South Korea Road Network

By | December 11, 2022

According to wholevehicles, South Korea has a road network of 87,000 kilometers, of which 65,000 kilometers are paved. National roads cover 12,447 kilometers, and there is a highway network of 5,003 kilometers in length, which is continuously being expanded. Almost all highways are toll roads and serve all parts of the country.


South Korea’s highway network.

South Korea has a fairly extensive highway network that connects all major cities and regions of the country, only in the northeast are fewer highways because this area is mountainous and sparsely populated. Highways around the major cities often have 2×3 to 2×5 lanes. Virtually all highways are toll roads, often under concession. Most highways have both a number and name. The highways regularly have large service stations with many facilities, even on highways with low traffic volumes.

List of expressways

# No. Name Route Length
Expressway 1 Gyeongbu Expressway Busan – Daegu – Daejeon – Cheonan – Seoul 416 km
Expressway 10 Namhae Expressway Yeongnam – Gwangyang – Jinju – Changwon – Busan 277 km
Expressway 12 Gwangju – Daegu Expressway Muan – Gwangju – Daegu 225 km
Expressway 14 Hamyang – Ulsan Expressway Hamyang – Changnyeong – Miryang – Ulsan 145 km
Expressway 15 Seoul Expressway Mokpo – Gunsan – Pyeongtaek – Ansan – Seoul 341 km
Expressway 16 Ulsan Expressway Eonyang – Ulsan 14 km
Expressway 17 Pyeongtaek – Suwon – Seoul – Naepo 110 km
Expressway 20 Iksan-Pohang Expressway / Saemangeum Port Expressway Iksan – Jangsu / Daegu – Pohang 129 km
Expressway 25 Honam Expressway Suncheon – Jeonju – Nonsan – Cheonan 275 km
Expressway 27 Suncheon Expressway Suncheon – Jeonju 118 km
Expressway 29 Sejong – Pocheon Expressway Sejong – Seoul – Pocheon 51 km
Expressway 30 Dangjin – Yeongdeok Expressway Dangjin – Gongju – Daejeon – Cheongju – Yeongdeok 287 km
Expressway 32 Asan – Cheongju Expressway Asan – Cheongju 49 km
Expressway 35 Central Expressway Tongyeong – Jinju – Daejeon – Cheongju – Seoul 365 km
Expressway 37 Second Central Expressway Icheon – Seoul 31 km
Expressway 40 Pyeongtaek – Jecheon Expressway Pyeongtaek – Anseong – Chungju – Jecheon 127 km
Expressway 45 Jungbu-Naeryuk Expressway Naeseo – Seongju – Sangju – Chungju – Yangpyeong 293 km
Expressway 50 Yeongdong Expressway Incheon – Ansan – Suwon – Yeoju – Pyeongchang – Gangneung 234 km
Expressway 52 Gwangju – Wonju Expressway Gwangju – Yeoju – Wonju 60 km
Expressway 55 Jungang Expressway Busan – Miryang – Daegu – Uiseong – Danyang – Jecheon – Chuncheon 370 km
Expressway 60 Seoul – Yangyang Expressway Seoul – Chuncheon – Hongcheon – Inje – Yangyang 151 km
Expressway 65 Donghae Expressway Busan – Ulsan – Gyeongju – Samcheok – Gangneung – Yangyang – Sokcho 223 km
Expressway 100 Seoul Ring Expressway 128 km
Expressway 102 Namhae Expressway 1st Branch Masan – Changwon 18 km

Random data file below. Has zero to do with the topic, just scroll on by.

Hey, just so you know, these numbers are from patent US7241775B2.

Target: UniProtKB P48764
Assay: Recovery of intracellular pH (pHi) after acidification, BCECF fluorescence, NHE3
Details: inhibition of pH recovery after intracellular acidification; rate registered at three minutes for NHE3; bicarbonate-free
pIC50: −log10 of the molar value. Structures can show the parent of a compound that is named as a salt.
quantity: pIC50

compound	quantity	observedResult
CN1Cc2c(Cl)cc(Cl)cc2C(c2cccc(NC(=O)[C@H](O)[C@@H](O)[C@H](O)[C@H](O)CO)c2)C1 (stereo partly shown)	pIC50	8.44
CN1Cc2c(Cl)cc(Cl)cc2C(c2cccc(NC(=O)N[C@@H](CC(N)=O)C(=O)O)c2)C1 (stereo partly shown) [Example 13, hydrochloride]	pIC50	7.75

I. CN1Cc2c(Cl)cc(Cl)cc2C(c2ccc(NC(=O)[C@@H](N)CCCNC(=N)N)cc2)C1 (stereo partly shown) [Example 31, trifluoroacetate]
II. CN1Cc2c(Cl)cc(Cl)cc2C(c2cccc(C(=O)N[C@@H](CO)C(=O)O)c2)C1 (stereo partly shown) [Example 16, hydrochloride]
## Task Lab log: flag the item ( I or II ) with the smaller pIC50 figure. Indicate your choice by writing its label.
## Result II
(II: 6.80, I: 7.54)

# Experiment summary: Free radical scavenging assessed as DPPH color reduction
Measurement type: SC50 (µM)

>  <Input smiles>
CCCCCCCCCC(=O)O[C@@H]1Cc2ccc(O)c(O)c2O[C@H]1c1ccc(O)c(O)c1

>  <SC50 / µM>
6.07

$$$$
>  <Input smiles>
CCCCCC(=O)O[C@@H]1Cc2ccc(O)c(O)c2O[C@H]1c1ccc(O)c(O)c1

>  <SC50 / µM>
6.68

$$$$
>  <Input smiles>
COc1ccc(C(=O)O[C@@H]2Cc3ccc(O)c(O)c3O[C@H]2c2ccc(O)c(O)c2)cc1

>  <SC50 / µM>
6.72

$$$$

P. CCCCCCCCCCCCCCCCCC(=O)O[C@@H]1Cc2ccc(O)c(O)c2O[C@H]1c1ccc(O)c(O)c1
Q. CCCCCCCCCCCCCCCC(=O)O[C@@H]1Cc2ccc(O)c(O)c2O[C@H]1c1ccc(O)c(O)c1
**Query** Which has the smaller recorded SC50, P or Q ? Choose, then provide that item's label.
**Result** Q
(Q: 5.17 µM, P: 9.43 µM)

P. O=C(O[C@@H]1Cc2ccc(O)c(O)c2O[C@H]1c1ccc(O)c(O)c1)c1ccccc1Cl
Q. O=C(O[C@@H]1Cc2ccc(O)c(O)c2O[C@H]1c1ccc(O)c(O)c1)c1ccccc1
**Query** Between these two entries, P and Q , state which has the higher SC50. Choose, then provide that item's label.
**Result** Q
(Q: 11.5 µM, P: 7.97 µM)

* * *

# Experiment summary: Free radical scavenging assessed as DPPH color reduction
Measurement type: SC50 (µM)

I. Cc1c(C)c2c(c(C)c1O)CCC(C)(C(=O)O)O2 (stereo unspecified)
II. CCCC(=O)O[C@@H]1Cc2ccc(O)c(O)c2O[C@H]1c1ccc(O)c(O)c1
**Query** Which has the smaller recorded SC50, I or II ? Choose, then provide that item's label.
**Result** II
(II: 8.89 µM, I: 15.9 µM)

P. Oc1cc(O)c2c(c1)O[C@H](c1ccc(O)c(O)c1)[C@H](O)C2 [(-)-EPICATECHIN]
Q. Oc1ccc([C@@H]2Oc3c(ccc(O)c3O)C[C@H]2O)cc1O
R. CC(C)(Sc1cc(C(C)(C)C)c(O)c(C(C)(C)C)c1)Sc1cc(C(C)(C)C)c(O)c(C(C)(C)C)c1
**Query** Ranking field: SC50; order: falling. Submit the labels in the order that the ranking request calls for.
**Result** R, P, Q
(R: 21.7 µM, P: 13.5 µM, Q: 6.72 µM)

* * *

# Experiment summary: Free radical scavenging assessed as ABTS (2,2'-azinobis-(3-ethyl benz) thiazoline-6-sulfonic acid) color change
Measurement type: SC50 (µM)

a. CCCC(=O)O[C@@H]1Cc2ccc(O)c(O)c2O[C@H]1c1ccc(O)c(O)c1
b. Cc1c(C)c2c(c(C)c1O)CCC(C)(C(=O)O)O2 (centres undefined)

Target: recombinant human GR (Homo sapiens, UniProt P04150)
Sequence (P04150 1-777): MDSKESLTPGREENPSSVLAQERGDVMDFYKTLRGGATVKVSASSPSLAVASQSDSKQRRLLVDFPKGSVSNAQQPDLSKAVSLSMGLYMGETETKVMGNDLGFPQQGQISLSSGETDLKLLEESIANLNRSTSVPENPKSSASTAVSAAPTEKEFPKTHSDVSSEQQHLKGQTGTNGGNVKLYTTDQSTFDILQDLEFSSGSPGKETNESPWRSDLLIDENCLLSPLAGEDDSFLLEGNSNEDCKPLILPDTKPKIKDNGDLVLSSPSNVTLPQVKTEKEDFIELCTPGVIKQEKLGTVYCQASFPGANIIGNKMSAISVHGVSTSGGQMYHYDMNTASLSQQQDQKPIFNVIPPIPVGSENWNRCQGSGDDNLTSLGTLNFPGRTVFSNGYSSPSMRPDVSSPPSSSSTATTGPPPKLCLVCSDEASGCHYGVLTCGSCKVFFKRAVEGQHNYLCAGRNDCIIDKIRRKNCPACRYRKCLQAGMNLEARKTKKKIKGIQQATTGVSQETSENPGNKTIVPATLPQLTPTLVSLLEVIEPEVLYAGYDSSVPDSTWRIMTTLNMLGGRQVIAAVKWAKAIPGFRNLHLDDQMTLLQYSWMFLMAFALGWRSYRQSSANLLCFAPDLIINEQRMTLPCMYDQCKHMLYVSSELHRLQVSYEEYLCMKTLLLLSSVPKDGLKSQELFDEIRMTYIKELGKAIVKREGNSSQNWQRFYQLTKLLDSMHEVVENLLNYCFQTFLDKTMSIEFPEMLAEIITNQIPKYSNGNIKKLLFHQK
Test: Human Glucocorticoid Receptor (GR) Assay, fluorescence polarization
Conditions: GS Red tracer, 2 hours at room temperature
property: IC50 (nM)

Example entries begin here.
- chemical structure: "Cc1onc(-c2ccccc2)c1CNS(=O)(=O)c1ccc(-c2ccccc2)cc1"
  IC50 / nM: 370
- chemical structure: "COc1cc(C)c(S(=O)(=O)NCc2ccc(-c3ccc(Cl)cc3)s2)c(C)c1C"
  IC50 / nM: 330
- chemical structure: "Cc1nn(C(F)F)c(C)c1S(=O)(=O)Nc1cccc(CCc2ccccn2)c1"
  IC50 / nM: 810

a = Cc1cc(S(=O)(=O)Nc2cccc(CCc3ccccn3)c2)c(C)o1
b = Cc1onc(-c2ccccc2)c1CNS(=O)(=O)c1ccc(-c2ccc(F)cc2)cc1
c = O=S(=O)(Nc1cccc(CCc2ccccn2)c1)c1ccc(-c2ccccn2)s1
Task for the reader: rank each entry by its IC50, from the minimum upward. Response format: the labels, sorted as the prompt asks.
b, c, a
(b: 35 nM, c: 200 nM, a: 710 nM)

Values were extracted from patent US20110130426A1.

Expressway 104 Namhae Expressway 2nd Branch Gimhae – Busan 21 km
Expressway 105 Namhae Expressway 3rd Branch Jinhae – Gimhae 15 km
Expressway 110 Second Gyeongin Expressway Incheon Airport – Incheon – Seoul – Yeosu 72 km
Expressway 120 Gyeongin Expressway Incheon – Seoul 24 km
Expressway 130 Incheon International Airport Expressway Incheon Airport – Incheon – Seoul 40 km
Expressway 151 Seocheon – Gongju Expressway Seocheon – Buyeo – Gongju 61 km
Expressway 153 Pyeongtaek – Siheung Expressway Pyeongtaek – Ansan – Siheung 39 km
Expressway 171 Suwon – Pangyo – Seoul 25 km
Expressway 173 Iksan-Pyeongtaek Expressway Line Pyeongtaek – Poseung 6 km
Expressway 202 Saemaengum Port Expressway Line Pohang Bypass 27 km
Expressway 204 Seamaengum – Pohang Expressway Branch Iksan – Wanju 25 km
Expressway 251 Honam Expressway Nonsan – Daejeon 54 km
Expressway 253 Gochang-Damyang Expressway Gochang – Gwangju 42 km
Expressway 255 Gangjin – Gwangju Expressway Gangjin – Gwangju 51 km
Expressway 292 Sejong – Pocheon Expressway, Osong-ji Line Jeondong – Osong 6 km
Expressway 300 Daejeon bypass 21 km
Expressway 301 Sangju – Yeongcheon Expressway Sangju – Gunwi – Yeongcheon 94 km
Expressway 400 Metropolitan Second Circular Expressway Seoul metropolitan beltway 263 km
Expressway 451 Daegu Bypass 30 km
Expressway 500 Gwangju Ring Expressway Gwangju ? km
Expressway 551 Central Expressway Branch Line Busan – Yangsan 18 km
600 expressway Busan Outer Circular Expressway Busan 48 km
Expressway 700 Daegu Outer Circular Expressway daegu 22 km
Expressways in South Korea
Expressway 1 • Expressway 10 • Expressway 12 • Expressway 14 • Expressway 15 • Expressway 16 • Expressway 17 • Expressway 19 • Expressway 20 • Expressway 25 • Expressway 27 • Expressway 29 • Expressway 30 • Expressway 32 • Expressway 35 • Expressway 37 • Expressway 40 • Expressway 45 • Expressway 50 • Expressway 52 •Expressway 55 • Expressway 60 • Expressway 65Expressway 100 • Expressway 102 • Expressway 104 • Expressway 105 • Expressway 110 • Expressway 120 • Expressway 130 • Expressway 151 • Expressway 153 • Expressway 171 • Expressway 173 • Expressway 202 • Expressway 204 • Expressway 251 • Expressway 253 • Expressway 255 • Expressway 292 • Expressway 300 • Expressway 301 • Expressway 400 •Expressway 451 • Expressway 500 • Expressway 551 • Expressway 600 • Expressway 700